I'm sure, by now you have a headache. In our heart of hearts, we think ataluren provides benefit. At the same time, FDA wants to insure drugs are both safe and effective. We can agree that they are 'risk adverse' and need to learn more about DMD, how difficult it is to tease out benefit, how subsets of boys may respond differently -better or worse. This is exactly why we met with FDA and have ongoing meetings planned. It is 'tricky' as Dr. Temple said during our meeting. Drugs/biologics have to reach statistical relevance in order to prove that a certain drug or biologic works and that there is less than 5% chance (p value. p=0.05) that whatever we are seeing did not happen by chance, fluck, luck. That the effect is real.
Mindy, while you have the sense that ataluren meets the requirements for subpart H, it is not be the case. Clearly the drug is safe and well tolerated. I also realize this seems quite straightforward to all of us who believe the drug provides benefit on low dose. That said, Regulatory Authorities need to agree and at this moment, ataluren has not been approved in the US or Europe.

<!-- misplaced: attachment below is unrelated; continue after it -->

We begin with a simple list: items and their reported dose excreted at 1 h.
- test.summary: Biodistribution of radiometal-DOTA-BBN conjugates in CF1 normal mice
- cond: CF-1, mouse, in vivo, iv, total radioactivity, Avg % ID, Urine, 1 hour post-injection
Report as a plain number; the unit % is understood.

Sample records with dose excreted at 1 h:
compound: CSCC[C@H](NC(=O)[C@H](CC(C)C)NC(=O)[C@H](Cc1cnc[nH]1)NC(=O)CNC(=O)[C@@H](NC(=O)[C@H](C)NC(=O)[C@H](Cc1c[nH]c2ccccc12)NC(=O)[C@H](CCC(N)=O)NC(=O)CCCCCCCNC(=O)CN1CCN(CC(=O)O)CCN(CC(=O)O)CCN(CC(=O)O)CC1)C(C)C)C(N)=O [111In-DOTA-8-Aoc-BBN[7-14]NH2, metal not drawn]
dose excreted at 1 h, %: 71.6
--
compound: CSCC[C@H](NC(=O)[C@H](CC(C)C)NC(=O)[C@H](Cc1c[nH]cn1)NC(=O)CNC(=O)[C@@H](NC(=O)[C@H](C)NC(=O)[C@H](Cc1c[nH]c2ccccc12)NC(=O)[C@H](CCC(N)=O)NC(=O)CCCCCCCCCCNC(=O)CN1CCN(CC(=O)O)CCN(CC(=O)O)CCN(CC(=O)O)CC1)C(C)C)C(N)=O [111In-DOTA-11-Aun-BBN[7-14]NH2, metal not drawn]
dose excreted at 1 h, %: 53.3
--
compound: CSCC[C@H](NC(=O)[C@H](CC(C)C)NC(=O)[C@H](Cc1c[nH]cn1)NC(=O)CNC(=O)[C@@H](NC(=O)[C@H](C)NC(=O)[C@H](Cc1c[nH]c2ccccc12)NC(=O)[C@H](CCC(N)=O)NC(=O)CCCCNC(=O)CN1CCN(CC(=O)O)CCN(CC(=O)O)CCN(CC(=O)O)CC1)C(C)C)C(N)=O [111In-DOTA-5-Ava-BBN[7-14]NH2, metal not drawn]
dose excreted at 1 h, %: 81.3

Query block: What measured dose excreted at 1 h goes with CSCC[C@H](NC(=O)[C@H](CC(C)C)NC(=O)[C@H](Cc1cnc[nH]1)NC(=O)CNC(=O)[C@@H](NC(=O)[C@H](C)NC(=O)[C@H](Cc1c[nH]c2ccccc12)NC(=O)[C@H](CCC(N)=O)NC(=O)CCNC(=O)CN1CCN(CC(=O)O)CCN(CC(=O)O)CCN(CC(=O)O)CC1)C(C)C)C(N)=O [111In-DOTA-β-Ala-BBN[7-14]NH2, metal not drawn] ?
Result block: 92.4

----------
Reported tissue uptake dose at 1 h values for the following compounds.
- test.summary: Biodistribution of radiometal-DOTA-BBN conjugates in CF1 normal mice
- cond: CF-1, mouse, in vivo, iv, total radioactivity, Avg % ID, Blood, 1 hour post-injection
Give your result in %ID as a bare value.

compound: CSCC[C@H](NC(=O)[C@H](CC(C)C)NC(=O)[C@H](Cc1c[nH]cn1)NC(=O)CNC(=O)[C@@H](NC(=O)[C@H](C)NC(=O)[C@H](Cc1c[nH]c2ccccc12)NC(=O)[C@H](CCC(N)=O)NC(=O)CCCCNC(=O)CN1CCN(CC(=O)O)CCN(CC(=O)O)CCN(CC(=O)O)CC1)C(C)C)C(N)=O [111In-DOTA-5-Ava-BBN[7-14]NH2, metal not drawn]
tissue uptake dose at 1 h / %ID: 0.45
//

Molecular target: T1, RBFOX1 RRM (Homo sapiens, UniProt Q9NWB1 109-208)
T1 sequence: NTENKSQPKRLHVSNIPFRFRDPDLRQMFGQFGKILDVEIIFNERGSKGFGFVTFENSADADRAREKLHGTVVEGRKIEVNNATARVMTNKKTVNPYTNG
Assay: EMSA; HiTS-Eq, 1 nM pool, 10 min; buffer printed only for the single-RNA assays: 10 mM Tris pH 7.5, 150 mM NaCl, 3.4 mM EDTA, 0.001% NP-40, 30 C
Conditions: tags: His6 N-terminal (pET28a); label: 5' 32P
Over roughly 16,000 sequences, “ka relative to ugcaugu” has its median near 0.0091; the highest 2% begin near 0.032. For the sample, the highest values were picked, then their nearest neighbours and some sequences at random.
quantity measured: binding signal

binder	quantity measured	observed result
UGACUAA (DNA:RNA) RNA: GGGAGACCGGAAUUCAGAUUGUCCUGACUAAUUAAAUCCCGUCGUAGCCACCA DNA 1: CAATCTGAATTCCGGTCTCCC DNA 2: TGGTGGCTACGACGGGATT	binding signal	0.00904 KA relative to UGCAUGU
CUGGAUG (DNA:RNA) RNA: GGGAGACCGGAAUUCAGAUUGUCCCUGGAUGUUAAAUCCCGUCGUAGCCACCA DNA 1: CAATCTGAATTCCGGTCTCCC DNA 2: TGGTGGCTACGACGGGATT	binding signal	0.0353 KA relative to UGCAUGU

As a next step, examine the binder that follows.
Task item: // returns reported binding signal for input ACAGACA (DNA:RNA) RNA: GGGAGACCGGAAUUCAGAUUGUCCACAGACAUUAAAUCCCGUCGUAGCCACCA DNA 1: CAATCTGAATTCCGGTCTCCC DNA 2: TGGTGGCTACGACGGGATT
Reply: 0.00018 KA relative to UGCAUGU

We recently met with the Neurology division of FDA. Dr. Temple said that there is NO conditional approval in the US. Rather, accelerated approval is possible, based on certain requirements and an agreed upon follow-on study. At this moment, ataluren has not met the requirements for accelerated approval.
PTC is working very hard on regulatory issues in the US and Europe. Dr. Jay Barth will be presenting during PPMD's annual meeting. I am certain he will be able to answer most if not all of your questions.
It's a nightmare to even think about exon skipping after reading all this. At this speed, 100 years from now there might be a treatment approved for Duchenne. I wonder how much more clear we can be that our boys are dying, they are dying NOW. They do not have time to wait for this. How can we make these people get it? The rules need to be relaxed otherwise we'll just continue to watch these boys passing away while looking at drugs that can slow their progression go from study to study to study.